Crip, Gimp and Other Naughty WordsMar 14 12:59
Recently New Mobility received a letter from Rick Grassa, a long-time reader taking us to task for, among other issues, our continued use of naughty insider words like crip and gimp. Here’s a snippet from the letter:
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1. sweetkels | Mar 14 12:21
One of my closest friends has a child with Down Syndrome. She is an advocate, and she does amazing things to ensure that her son has every opportunity that "normal" kids have. I just saw an email where she bashed someone for using the words "mentally retarded." Now let me be clear, I don't think those words are appropriate or OK, and maybe they aren't PC. But it made me think about me. I have been called handicapped, disabled, gimpy, physically challenged, etc, etc. Call it what you will. I am what I am! I understand that everyone isn't as socially sensitive as a person with first hand experience may be. You smile and you educate. I wish people would stop being so offended. Our founding fathers didn't give us the right to be protected from idiots. They gave us the right to free speech. Let's get over this feeling that we need to boycott words and phrases. Let's show people that we, the people with varying levels of ability, can make a difference. Peace.
2. cpspeaker | Mar 14 02:11
I wish the public get their heads in the your 2008! I've had Cerebral Palsy since 1972; and I perfer the word "Dis-abled"
3. Shark7 | Mar 14 01:25
How about "handi-capable" or "patient". Oops, I just vomited. Seriously, from a writers standpoint it is a tough call. If something like "PWD" became accepted by the AP Stylebook it would be easier to squeeze into those 250 word columns where the general term is pertinent to the story. I agree with the AP Stylebook when it says, when pertinent, and if possible, address the specific disability such as "wheelchair users" (AP jargon), I like using "wheelers". The words gimp and crip add spice and reality to the story, these words are certainly in the patois of people I roll with, and are badges of acceptance. I admit to a double standard--in my opinion the writer must own a disability to have license to use gimp and crip.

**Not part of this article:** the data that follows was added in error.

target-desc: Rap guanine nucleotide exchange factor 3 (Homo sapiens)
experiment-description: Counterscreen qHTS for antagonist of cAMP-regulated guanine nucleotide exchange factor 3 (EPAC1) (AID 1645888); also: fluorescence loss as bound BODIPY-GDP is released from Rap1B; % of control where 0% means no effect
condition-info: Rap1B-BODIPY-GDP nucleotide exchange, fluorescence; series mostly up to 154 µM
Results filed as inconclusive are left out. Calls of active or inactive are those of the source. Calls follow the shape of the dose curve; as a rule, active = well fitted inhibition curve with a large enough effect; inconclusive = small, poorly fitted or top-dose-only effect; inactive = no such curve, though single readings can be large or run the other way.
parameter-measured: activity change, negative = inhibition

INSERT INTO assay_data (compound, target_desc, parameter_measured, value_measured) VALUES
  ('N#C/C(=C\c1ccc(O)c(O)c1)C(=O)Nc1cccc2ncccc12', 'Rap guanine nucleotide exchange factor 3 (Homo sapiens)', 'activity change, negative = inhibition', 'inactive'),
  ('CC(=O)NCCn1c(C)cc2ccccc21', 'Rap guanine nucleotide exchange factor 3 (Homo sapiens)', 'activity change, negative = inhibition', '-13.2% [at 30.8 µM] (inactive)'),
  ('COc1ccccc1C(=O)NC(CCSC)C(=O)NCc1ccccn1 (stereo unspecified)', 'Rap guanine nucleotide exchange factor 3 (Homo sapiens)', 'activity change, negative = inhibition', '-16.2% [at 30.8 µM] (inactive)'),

4. Murray | Mar 14 02:47
I respect Grassa's position, but I've got a healthy dose of orneriness mixed with some mischievousness that makes using gimp and crip too much fun. My buddies - like you said: those I know real well - don't get offended by it. Hell, if they did, I wouldn't hang with 'em. But, when I'm around an unfamiliar group, no way would I use those monikers. For example, I'll be speaking at a local Lions Club this month on disability awareness - Gimp and crip just don't quite fit the bill. But if somebody wants to use 'em - fine. I think I'd have to weigh in on the aye-side of First Amendment rights.
5. krsketch | Mar 14 05:31
I'm a partial quad and like everybody, I've been called everything. I just like "crip" and "gimp" because it gives me a laugh! I like to see the expression on people's faces when I use those phrazes. I still can remember how upset it made my ex-wife when I called myself a crip. People have just got to loosen up a bit, for cryin out loud! Call me anything, but don't call me "late" for dinner!
6. gimpman2004 | Mar 14 10:12
I'm a quad, and I for one see nothing with being called a gimp, crip, disabled, handicapped, or whatever. I'm proud to be disabled! I'm tired of the political crap! Be proud of who & what you are. Words don't define who I am. New Mobility should use whatever words they want under the 1st amendment. If someone has a problem with reading or being called a gimp, crip or whatever then they don't have to read/subscribe to the magazine.
7. maryfowler | Oct 08 01:19
We still see the word "bound" used, as in "wheelchair bound". "Bound for glory" or "bound for the presidency", etc. are fine. I'm pretty sure NM doesn't use "wheelchair bound", but if there is an article on vocabulary, "bound" should be mentioned. :(
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